Woodland native helps restore Iraq

Published 12:00 am Monday, September 6, 2004

RALEIGH – Dr. Roger McDaniel is safe and sound back at home, attempting to settle into a new job with the North Carolina Department of Agriculture and Consumer Services (NCDACS).

However, life wasn’t safe and secure a year ago for McDaniel, a Woodland native and a 1971 graduate of Northampton County High School. For an entire year, McDaniel was on the frontlines in the war against terrorism, serving his country as a Major in the United States Army Reserves attached to the 422nd Civil Affairs Battalion. His unit supported the 3rd Infantry Division.

Upon arriving overseas, McDaniel and his unit waited in northern Kuwait until a decision was reached to attack. It was then that McDaniel and his fellow troops experienced the long and rough ride into downtown Baghdad, the Iraqi capital.

Life in the desert wasn’t pleasant. McDaniel said the dust storms were the worse part of the journey. Advancing military forces faced 50 mph winds, blowing dust to such an extreme that it often reduced visibility to near zero. Those dust storms would often last for days.

&uot;Since we were on the move, there was no time to pitch tents or to try and make your surroundings a bit more tolerable,&uot; he recalled.

Approximately three weeks after crossing the border into Iraq, McDaniel’s unit reached Baghdad. Once there, McDaniel said he first took notice of the precision strikes made by the allied forces on the enemy. Tanks, artillery pieces, military vehicles and buildings used by enemy forces lay in ruins.

&uot;On one street corner there was an enemy tank completely destroyed, but yet the surrounding buildings suffered little or no damage,&uot; said McDaniel. &uot;The technology we use for the purpose of precision attacks is simply amazing. That technology allows us to take out a target without putting harmless citizens at risk.&uot;

According to what he saw firsthand, McDaniel said the majority of the property damage in Baghdad was the result of looters.

&uot;They took anything that could be driven or carried off,&uot; he said. &uot;They would even go as far as taking the light fixtures, right down to stripping the electrical wires off the wall. That fact alone was one of the major reasons it took so long to reopen Baghdad businesses and restore critical services.&uot;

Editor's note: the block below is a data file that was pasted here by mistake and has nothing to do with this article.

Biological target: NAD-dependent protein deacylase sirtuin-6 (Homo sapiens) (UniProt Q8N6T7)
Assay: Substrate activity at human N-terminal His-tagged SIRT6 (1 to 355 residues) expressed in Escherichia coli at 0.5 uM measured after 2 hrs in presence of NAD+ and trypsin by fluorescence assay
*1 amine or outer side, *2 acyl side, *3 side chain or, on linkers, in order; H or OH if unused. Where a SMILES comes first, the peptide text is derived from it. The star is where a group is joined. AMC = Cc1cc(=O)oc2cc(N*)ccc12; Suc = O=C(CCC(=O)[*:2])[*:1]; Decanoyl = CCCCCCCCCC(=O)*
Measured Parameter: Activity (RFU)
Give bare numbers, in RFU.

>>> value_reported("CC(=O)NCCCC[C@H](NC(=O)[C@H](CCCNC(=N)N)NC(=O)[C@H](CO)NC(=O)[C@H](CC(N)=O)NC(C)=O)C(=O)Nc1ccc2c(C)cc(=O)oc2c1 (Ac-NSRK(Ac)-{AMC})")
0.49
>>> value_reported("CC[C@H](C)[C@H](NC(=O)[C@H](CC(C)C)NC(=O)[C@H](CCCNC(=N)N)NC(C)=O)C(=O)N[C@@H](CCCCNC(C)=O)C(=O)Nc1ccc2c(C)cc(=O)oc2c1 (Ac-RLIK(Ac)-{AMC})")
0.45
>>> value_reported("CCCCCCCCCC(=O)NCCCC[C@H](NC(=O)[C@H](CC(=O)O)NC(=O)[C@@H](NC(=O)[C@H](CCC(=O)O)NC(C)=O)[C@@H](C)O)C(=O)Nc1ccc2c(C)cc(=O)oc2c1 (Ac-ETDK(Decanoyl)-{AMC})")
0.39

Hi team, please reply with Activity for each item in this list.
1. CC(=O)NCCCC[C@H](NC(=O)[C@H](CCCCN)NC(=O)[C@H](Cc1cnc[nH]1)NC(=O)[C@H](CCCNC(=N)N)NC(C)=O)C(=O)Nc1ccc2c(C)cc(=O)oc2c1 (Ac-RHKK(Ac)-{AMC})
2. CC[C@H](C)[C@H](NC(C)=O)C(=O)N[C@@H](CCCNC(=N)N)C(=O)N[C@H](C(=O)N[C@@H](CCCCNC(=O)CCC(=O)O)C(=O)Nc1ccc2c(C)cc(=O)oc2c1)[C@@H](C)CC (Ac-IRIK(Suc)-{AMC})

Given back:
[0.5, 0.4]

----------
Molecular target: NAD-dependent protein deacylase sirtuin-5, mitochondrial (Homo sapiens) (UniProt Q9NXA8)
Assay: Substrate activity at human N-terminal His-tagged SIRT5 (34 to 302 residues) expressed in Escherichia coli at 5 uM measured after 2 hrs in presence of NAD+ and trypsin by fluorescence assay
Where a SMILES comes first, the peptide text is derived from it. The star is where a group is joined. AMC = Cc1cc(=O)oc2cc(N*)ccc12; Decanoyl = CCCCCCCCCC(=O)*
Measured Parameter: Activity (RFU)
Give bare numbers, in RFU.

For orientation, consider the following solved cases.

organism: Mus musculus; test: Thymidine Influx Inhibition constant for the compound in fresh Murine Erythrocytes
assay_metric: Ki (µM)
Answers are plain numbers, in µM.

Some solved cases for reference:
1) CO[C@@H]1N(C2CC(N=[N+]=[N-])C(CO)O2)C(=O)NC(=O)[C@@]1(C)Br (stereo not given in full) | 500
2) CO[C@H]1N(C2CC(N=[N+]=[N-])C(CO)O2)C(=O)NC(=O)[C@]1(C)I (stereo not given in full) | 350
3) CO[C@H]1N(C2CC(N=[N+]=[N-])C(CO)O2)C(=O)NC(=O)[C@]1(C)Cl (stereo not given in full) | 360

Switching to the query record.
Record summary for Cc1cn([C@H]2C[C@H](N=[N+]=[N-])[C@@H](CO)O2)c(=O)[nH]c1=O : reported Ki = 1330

Once the city was secured, McDaniel put his expertise to work.

As a 15-year veteran of the North Carolina Department of Health and Human Services’ State Laboratory of Public Health where he served as the chemistry manager and head of Environmental Services, McDaniel and his team visited and assessed schools, hospitals, clinics, laboratories and other critical infrastructure within Baghdad. He and his team provided assistance in getting those critical services back on line for the citizens.

&uot;What we found were very unclean and unsanitary conditions,&uot; McDaniel recalled. &uot;There was garbage littering the streets.&uot;

Later, Major McDaniel was assigned to the CPA, the Coalition Provisional Authority that served as the governing body of Iraq until power was transferred to the new government. For seven months, McDaniel worked as an advisory team member with the CPA’s Ministry of Health. His job detailed the reestablishment of the public health services. That included restoring operation of regional and central public health labs, the national drug quality control lab and the food lab. Those labs had basically been neglected for 20 years under the leadership of Saddam Hussein.

&uot;The buildings were in bad repair and most of the equipment was obsolete or unusable,&uot; he said. &uot;Many of those labs were badly looted from the chaos following the war and were lacking in the most basic of supplies.&uot;

With the help of the World Health Organization, CARE and Iraqi public health officials, these critical labs were reopened.

Calling it a &uot;unique opportunity to serve,&uot; McDaniel stressed that he was proud of America’s effort to return Iraq to a country free of sadistic tyranny. He said the efforts given made him feel that a positive difference has been made to significantly improve the quality of life for most Iraqi citizens.

&uot;I received a chance to experience an entirely different way of life than I had been accustomed,&uot; noted McDaniel. &uot;It was a very rewarding experience, but I’m glad to be back in North Carolina.&uot;

In July, McDaniel made a professional change. He is now employed with the NCDACS as a state chemist with the Food and Drug Protection Division.

&uot;We are pleased to have Dr. McDaniel join us,&uot; said State Agriculture Commissioner Britt Cobb. &uot;His experience with the (state) Laboratory of Public Health will bring a new perspective to the workings of our laboratories and help strengthen our consumer protection programs.&uot;

McDaniel, who received his doctorate in organic chemistry from NC State University in 1981, is married and resides in Raleigh. He is the father of two – a 19-year-old son who is a student at the University of Illinois and a 16-year-old daughter.

He is the son of Ruth McDaniel of Woodland and the late Roger Lanier McDaniel Sr.

(Editor’s note: Certain excerpts in this story were taken from the &uot;42 Capital Crier&uot; – a publication of the District 42 State Employees Association of North Carolina.)